Question about 1996 Jeep Cherokee
With any loose wire situation, I'd have as much luck telling you which wire to look at as if you would to try and guess which persons shoe was untied in a dark movie theater. There are just too many of them, all of which are important.
One thing you can do to eliminate ground problems without actually finding a problem is to run an independent ground wire from the battery to the right fender, back to the firewall, around to the left fender, then to the front cross bar above the radiator. Use a minimum of 10 gauge wire for this, and do not use separate pieces. Strip away insulation at attachment points and make a loop, attaching with a short self tapping screw and washer. I also discard the factory negative battery cable and use a very heavy wire (I use welding cable) . Same applies to positive cable. Anywhere there is a factory ground lead I connect the new ground wire, cleaning the screw holes and the new ones I added with rough sandpaper, making sure there is no paint on the connection. I also run a separate feeder ground from the continuous ground, through the firewall to the cross brace below the dashboard. This may appear to be "overkill" but I never have to wonder if there is a sufficient ground anywhere. Use a squirt of undercoating on each new ground for rust protection.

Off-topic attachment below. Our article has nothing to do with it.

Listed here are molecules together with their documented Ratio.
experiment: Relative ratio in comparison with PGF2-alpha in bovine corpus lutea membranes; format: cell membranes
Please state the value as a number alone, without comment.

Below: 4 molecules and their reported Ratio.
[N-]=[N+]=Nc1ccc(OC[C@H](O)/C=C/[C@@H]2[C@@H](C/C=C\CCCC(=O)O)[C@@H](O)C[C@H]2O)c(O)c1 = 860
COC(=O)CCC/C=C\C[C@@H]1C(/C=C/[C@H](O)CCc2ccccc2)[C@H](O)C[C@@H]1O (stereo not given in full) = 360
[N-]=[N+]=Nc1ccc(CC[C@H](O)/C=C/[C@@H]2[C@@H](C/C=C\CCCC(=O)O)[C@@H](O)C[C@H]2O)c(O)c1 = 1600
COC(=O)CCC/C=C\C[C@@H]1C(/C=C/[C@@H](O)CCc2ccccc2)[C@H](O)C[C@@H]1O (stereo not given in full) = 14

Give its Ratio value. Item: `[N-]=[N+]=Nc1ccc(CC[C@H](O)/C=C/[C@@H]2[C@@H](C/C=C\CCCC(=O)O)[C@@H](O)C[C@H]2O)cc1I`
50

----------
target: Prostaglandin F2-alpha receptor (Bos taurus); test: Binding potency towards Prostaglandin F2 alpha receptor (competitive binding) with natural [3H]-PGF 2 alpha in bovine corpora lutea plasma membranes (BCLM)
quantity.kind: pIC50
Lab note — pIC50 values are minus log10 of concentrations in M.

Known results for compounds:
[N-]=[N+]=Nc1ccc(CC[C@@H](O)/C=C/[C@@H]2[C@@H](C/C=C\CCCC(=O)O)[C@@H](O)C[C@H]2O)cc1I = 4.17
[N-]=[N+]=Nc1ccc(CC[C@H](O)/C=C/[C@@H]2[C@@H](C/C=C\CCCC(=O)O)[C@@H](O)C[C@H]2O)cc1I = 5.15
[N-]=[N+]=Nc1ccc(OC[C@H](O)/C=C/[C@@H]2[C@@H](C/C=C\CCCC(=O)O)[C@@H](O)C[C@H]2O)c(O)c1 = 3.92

Back to your problem...The oldest test is likely going to be the best one for you...Try wiggling the harness at different places and see if the engine stalls or stumbles.Since the problem began after impact, check that the impact sensor and auto shutdown relay are working, and that the wiring is not pinched or damaged. The impact sensor can trigger the airbag so be careful when working with it. Computer problems are not as common as you would think...You see many posts here dealing with them but no one posts about what they have that's working there are many more working perfectly than not...Could it be a computer problem ? Yes. Do I think it is? I doubt it. When running the grounding wire, there are usually at least two ground wires that come from the computer harness. make sure they are properly grounded as well.
As with any no-start problem, do the majority of your testing when it's not starting...when it's working, whatever is not working is not going to show up..I once spent two weeks carrying around test equipment to check an electrical problem on my own vehicle. Problem would always show up two or more miles from my shop and would disappear as soon as I got within a hundred yards of the shop or home. If I hadn't tested it where it died, I would never have found it till it had gotten so bad that I would have gotten stranded. Be safe and don't get out on a freeway, but do carry a volt/ohm meter with you to do quick side of the road or parking lot testing.Try to first isolate what is going down (spark or fuel), then get more specific with tests. Parts you have changed are suspect 'till they have been tested...Quality of parts today is horrible and cannot be depended upon .
It may take some time, but you will find it!
Posted on Jul 31, 2009
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Posted on Jan 02, 2017
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